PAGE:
Cours 11 (samedi 18 juin de 8h30 à 11h30) : Cyberjustice and Access to justice (séance en anglais)
This session will offer some critical perspectives on cyberjustice and access to justice.
It will pose the following questions:
- Is technology the answer to access to justice crisis or just the latest access to justice fad?
- How can we make sure that technologies meant to improve access to justice address actually user needs?
- Do we have an ethical obligation as a profession to provide access to justice via technology?
Over the course of the three hours,we will look critically at arguments that suggest that technology is not a good way to increase access to justice in marginalized communities such as rural and remote, low-income and elderly populations. We will also explore how to build technology so that people remain at the centre of its design, and question our ethical obligations around access to justice and technlogy. Conférencière invitée : Nicole Aylwin (Winkler Institute for Dispute Resolution)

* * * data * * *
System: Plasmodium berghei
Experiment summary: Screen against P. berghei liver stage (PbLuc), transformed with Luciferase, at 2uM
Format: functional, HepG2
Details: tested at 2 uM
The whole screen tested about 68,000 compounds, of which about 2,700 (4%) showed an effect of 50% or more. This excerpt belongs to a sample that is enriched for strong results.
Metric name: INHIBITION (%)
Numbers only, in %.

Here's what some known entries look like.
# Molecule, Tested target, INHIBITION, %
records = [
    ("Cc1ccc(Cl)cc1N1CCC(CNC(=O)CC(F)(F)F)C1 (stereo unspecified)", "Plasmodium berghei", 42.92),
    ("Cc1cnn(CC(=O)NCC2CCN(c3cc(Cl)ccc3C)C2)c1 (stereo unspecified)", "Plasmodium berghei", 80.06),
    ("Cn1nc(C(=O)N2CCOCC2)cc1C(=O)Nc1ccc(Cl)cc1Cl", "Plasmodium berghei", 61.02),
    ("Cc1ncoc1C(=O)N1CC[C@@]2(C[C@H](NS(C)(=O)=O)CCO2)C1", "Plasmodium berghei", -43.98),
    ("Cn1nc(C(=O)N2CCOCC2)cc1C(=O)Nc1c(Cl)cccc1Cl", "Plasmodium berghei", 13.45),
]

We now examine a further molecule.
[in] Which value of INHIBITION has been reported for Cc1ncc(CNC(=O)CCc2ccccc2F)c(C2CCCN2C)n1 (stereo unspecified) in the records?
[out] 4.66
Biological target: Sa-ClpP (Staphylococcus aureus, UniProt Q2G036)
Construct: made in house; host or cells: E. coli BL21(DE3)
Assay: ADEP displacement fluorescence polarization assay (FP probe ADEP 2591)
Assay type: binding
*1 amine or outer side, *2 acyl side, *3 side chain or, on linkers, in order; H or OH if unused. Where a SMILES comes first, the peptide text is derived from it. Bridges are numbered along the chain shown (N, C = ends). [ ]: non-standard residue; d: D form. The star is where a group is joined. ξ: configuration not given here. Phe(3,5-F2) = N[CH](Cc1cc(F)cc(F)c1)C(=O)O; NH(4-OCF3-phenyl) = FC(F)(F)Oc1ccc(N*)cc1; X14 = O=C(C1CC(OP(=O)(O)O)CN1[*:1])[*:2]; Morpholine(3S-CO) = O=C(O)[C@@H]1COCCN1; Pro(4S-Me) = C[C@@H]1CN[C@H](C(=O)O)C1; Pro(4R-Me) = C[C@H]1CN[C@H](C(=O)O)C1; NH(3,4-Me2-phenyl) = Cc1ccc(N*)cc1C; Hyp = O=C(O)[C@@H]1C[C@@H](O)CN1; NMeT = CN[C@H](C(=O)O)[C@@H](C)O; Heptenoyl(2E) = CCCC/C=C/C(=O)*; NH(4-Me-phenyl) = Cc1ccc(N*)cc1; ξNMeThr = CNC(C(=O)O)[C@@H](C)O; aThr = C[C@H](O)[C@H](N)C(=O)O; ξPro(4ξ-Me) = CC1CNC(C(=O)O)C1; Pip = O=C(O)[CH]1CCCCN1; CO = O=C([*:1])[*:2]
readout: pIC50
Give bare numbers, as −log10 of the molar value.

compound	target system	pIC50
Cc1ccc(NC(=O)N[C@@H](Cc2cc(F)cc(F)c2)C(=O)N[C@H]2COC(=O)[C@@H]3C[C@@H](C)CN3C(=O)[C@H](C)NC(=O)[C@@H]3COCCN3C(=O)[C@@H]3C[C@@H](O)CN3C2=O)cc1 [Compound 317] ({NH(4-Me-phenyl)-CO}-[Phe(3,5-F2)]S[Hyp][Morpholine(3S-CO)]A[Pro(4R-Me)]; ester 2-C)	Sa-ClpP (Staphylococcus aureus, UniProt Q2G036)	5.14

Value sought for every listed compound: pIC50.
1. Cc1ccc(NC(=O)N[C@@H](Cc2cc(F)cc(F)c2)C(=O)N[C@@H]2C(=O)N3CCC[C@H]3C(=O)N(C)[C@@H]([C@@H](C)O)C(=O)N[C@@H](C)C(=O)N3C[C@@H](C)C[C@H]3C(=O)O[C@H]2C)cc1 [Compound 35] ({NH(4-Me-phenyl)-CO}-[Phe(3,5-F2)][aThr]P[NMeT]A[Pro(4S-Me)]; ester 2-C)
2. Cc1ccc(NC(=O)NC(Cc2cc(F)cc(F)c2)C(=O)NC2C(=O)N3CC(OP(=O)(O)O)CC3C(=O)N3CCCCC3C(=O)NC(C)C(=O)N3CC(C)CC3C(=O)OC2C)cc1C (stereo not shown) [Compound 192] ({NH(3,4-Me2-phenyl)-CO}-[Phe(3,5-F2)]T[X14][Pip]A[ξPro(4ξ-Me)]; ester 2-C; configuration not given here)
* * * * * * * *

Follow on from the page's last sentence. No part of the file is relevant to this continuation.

Lectures préalables :
- Face to Face legal Services and Their Alternatives: Global Lessons from the Digital Revolution (2014), Roger Smith and Alan Peterson – Chapter 2.
- UPL, Technology and Access to Justice (2015), Ron Dolin.
- Digital Delivery of Legal Service for People on Low Income (2014)
- To Save Everything (2013). Evgeny Morozov, Chapter 1.
Lectures suggérées :
- Access to Civil & Family Justice: A Roadmap for Change (2013), Action Committee on Access to Justice in Civil and Family Matters.
Ce contenu a été mis à jour le 9 mars 2017 à 15 h 29 min.